Online Encyclopedia


Online Encyclopedia
Originally appearing in Volume V16, Page 281 of the 1911 Encyclopedia Britannica.
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LAUGHTER, the visible and audible expression of mirth, pleasure or the sense of the ridiculous by movements of the facial muscles and inarticulate sounds (see COMEDY, PLAY and HuMouR). The O. Eng. hleahtor is formed from hleahhan, to laugh, a common Teutonic word; cf. Ger. lachen, Goth. hlahjan, Icel. hlaeja, &c. These are in origin echoic or imitative words, to be referred to a Tent. base hlah-, Indo-Eur. kark-, to make a noise; Skeat (Etym. Dict., 1898) connects ultimately Gr. xX roew, to cluck like a hen, Kp4eLv, to croak, &c. A gentle and inaudible form of laughter expressed by a movement of the lips and by the eyes is a " smile." This is a comparatively late word in English, and is due to Scandinavian influence; cf. Swed. smila; it is ultimately connected with Lat. mirari, to wonder, and probably with Gr. ĀµeTos.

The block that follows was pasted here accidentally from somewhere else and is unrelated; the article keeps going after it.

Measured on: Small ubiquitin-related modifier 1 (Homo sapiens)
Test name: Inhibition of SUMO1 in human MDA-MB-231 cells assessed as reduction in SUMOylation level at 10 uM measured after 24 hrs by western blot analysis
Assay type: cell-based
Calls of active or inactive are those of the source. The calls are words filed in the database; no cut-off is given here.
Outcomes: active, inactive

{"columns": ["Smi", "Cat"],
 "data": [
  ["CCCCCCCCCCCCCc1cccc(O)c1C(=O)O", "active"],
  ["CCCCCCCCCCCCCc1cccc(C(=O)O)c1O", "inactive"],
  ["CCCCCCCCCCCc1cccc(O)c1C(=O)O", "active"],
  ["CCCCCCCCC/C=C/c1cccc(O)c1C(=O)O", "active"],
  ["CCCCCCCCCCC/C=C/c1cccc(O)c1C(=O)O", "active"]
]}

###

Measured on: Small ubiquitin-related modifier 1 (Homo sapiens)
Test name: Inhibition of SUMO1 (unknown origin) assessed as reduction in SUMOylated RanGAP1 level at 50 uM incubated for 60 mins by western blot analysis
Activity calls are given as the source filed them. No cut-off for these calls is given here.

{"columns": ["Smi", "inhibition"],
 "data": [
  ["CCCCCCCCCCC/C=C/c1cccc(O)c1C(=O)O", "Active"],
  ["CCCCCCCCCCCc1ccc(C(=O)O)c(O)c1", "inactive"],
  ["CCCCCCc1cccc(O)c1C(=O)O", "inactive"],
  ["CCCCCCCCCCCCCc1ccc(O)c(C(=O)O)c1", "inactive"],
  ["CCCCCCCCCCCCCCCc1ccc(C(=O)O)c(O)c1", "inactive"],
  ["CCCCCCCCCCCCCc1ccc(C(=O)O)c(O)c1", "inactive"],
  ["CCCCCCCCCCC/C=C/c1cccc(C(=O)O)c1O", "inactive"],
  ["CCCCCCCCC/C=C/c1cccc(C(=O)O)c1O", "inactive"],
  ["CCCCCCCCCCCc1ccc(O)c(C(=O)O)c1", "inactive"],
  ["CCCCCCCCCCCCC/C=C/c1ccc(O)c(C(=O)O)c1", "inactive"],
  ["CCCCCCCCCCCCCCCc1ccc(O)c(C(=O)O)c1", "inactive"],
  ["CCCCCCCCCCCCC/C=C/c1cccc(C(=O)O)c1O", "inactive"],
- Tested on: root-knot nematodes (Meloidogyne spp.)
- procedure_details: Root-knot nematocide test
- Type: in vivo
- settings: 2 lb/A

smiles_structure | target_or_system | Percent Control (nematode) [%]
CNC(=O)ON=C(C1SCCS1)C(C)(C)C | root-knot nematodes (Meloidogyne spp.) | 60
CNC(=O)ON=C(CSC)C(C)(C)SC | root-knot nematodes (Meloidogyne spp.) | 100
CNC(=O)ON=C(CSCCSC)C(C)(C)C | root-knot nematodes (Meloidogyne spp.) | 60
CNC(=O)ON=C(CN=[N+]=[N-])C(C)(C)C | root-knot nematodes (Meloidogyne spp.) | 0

End of Article: LAUGHTER
JOSEF LAUFF (1855- )

Additional information and Comments

There is a huge literature on 'laughter.' If interested in learning about the topic, one might begin with Robert R. Provine: Laughter - A Scientific Investigation. New York, 2000. An informative web site is that of the International Society of Humor Studies.
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